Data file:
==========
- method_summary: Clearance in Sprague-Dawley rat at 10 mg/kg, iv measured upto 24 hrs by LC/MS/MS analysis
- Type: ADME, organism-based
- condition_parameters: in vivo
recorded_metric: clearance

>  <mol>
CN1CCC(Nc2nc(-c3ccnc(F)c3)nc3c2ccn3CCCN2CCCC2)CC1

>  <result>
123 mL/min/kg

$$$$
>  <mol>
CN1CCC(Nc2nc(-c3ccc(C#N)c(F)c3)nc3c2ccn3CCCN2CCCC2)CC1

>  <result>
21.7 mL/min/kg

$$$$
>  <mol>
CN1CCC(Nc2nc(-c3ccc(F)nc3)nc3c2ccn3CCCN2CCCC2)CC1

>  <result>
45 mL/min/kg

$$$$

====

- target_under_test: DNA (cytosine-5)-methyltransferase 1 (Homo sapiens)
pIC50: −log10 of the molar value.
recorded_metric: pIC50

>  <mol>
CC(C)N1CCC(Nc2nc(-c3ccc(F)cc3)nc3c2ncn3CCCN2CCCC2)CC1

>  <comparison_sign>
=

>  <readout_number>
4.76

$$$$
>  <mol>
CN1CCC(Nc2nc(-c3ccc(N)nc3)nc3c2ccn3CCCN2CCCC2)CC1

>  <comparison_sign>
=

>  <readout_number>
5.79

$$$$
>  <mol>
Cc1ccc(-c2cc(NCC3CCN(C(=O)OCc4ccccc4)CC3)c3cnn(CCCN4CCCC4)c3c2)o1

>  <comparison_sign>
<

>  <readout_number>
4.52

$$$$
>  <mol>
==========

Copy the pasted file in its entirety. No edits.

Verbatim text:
- method_summary: Clearance in Sprague-Dawley rat at 10 mg/kg, iv measured upto 24 hrs by LC/MS/MS analysis
- Type: ADME, organism-based
- condition_parameters: in vivo
recorded_metric: clearance

>  <mol>
CN1CCC(Nc2nc(-c3ccnc(F)c3)nc3c2ccn3CCCN2CCCC2)CC1

>  <result>
123 mL/min/kg

$$$$
>  <mol>
CN1CCC(Nc2nc(-c3ccc(C#N)c(F)c3)nc3c2ccn3CCCN2CCCC2)CC1

>  <result>
21.7 mL/min/kg

$$$$
>  <mol>
CN1CCC(Nc2nc(-c3ccc(F)nc3)nc3c2ccn3CCCN2CCCC2)CC1

>  <result>
45 mL/min/kg

$$$$

====

- target_under_test: DNA (cytosine-5)-methyltransferase 1 (Homo sapiens)
pIC50: −log10 of the molar value.
recorded_metric: pIC50

>  <mol>
CC(C)N1CCC(Nc2nc(-c3ccc(F)cc3)nc3c2ncn3CCCN2CCCC2)CC1

>  <comparison_sign>
=

>  <readout_number>
4.76

$$$$
>  <mol>
CN1CCC(Nc2nc(-c3ccc(N)nc3)nc3c2ccn3CCCN2CCCC2)CC1

>  <comparison_sign>
=

>  <readout_number>
5.79

$$$$
>  <mol>
Cc1ccc(-c2cc(NCC3CCN(C(=O)OCc4ccccc4)CC3)c3cnn(CCCN4CCCC4)c3c2)o1

>  <comparison_sign>
<

>  <readout_number>
4.52

$$$$
>  <mol>